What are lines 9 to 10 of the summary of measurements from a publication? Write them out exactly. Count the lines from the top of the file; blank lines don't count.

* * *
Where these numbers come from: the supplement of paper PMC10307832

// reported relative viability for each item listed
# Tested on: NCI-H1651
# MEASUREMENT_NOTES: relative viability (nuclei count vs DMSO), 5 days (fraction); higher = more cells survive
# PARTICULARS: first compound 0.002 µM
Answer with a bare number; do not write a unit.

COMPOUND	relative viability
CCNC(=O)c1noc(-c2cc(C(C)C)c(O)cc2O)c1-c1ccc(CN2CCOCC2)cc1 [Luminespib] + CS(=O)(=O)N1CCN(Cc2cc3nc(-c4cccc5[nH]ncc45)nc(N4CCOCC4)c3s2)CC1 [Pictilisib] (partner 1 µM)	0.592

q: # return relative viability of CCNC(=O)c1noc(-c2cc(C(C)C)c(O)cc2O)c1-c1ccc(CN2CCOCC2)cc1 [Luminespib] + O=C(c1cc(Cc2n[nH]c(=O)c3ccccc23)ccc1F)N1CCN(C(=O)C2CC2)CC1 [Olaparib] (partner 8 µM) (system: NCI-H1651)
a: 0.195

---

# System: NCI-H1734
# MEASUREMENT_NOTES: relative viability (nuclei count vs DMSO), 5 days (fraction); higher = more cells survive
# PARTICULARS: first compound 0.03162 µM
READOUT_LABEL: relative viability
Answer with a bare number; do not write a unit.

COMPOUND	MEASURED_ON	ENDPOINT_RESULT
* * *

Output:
q: # return relative viability of CCNC(=O)c1noc(-c2cc(C(C)C)c(O)cc2O)c1-c1ccc(CN2CCOCC2)cc1 [Luminespib] + O=C(c1cc(Cc2n[nH]c(=O)c3ccccc23)ccc1F)N1CCN(C(=O)C2CC2)CC1 [Olaparib] (partner 8 µM) (system: NCI-H1651)
a: 0.195